In a previous blog I detailed when I joined the ARMY in the early 90s (https://brokenpeople.blog/2016/12/22/my-suicide-part-1/). I did not graduate Basic Training, after my suicide attempt, and was given a “General Discharge.”
So I blew it, right?
I dare to reply, “In the grand scheme of life, the answer is ‘no.’ I did not fail.”
You may disagree, but let me explain. When I returned home, I spent a couple days hanging out with my family, and getting reacquainted with my lovely wife, Laura, and then decided it was time to go out and make the future happen. You see, while I technically failed, my new attitude was like STEEL grit. I was determined to get a job and work my way up and BE somebody. I wasted not one minute looking back.
I had went from barely being able to do a few push ups, to keeping up with the Drill Sargent in exercises during our “muscle failure” days (before I went to the hospital). I started out having never even held a rifle, but a few weeks later shot 36/40 on the rifle range. I faced the demon called “Suicide,” and had lived to tell the tale. I had made it, and there was no looking back.
“What doesn’t kill you makes you stronger,” indeed. My Drill Sargent was fond of saying, “Assess, adapt and overcome.” So that’s what I did: assessed my situation, adapted to it, and then set about overcoming it.
Even today, Laura says the person who returned from Fort Jackson, South Carolina was a different person than the one who left. The boy who left would move on to a new job every few months, would call in sick at least once a week, and then complain incessantly when I had to go to work. The man who returned never missed work, and had his eyes set on a career someday, not just a job.
This picture is one my mother-in-law took right after I returned, and what you see in my eyes is pure determination.
I’d love to say it was easy, but it wasn’t. The only job I could find at the time was at McDonald’s, so I took it and told the manager I wanted all the hours he could give me.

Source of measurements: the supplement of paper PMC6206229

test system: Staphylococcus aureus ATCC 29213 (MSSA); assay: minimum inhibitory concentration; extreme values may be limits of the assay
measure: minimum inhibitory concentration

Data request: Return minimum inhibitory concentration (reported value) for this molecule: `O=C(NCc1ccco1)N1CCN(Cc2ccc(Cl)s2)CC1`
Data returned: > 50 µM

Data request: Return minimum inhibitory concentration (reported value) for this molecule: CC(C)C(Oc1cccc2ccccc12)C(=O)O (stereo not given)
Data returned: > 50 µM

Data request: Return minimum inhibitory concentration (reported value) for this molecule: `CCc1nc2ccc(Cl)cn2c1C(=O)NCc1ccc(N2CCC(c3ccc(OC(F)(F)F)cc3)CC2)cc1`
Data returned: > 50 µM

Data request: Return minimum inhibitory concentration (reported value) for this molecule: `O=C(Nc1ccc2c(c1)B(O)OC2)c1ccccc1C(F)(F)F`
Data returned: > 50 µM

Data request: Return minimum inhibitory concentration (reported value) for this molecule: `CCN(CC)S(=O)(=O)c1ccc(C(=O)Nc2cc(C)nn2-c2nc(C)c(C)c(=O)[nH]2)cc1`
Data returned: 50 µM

I had only been there a couple months when a part-time Maintenance job opened up on the weekends. It wasn’t much of a raise, but it meant I was moving up, and only had to “flip burgers” three days a week instead of five.
I kept going, eventually earning a Bachelor’s degree, getting a job at a Christian University, and then earning a Master’s degree. I don’t regret the time in the ARMY because it strengthened me, and birthed in me a desire to make something of myself.
EXAMPLE #2: A good friend of mine, who struggles with anxiety, entered a Christian-based rehabilitation facility for his addiction to pain killers. After a few weeks he returned home, saying the facility was NOT equipped to deal with his anxiety issues, as they had originally told him.
So, as with my ARMY experience, in the world’s eyes, he failed. Right?
I would vehemently disagree. When he returned he knew he had the strength to beat his addiction. He dedicated himself to being the best husband, father and son he could be. My friend was so determined to not go back to that facility, he said he would do ANYTHING to stay clean and sober, and not lose any more time with his family, and he has made good on that promise. He has an amazing family, is constantly on the hunt for someone else to help, someone else to bless, and beat his addiction for good. As Laura watched a change in me after my ARMY experience, I noted a “black and white” difference in him.
EXAMPLE #3: A buddy of mine and I decided we were going to create and record music in the mid-90s. I sang and wrote lyrics, and he played guitar, had some recording equipment and a drum machine, so it was the perfect combination. He created the music and I penned and sang the lyrics.
After we recorded six songs, however, our duo fell apart. Nothing ever came of our band, even though I still have the songs on CD.
So I failed, right?
Wrong again. I played my son, Trey (now 18 years old) our songs when he was much younger, and it blew his mind that the voice he was hearing on the CD was his dad. Trey had read some of my poetry, and seemed to like it, so I let him read my lyrics. He just told me a couple days ago, “Dad, when I heard your demo, when I heard your voice and knew you had written those lyrics, and sang all those songs, it let me know making music was something I could do, too. I wanted to be just like my old man. I wanted to start a band.”
He’s a better singer, drummer and lyricist than I ever was, which thrills me to no end. I told him if the ONLY good which comes out of all those months spent locked in a spare room with a guitar and a drum machine is him becoming successful with his band, it would have been worth it, even if my songs never see the light of day.
And I say that truthfully, with not an ounce of jealousy.
You see, our failures make us stronger; make us more determined to keep going. Instead of losing sleep thinking about all the times you “blew it,” try and figure out a way you can make it work next time. For you see, our non-successes should make us that much more determined to be successful.
“We are glad for our troubles also. We know that troubles help us learn not to give up. When we have learned not to give up, it shows we have stood the test. When we have stood the test, it gives us hope (Romans 5:3-4).“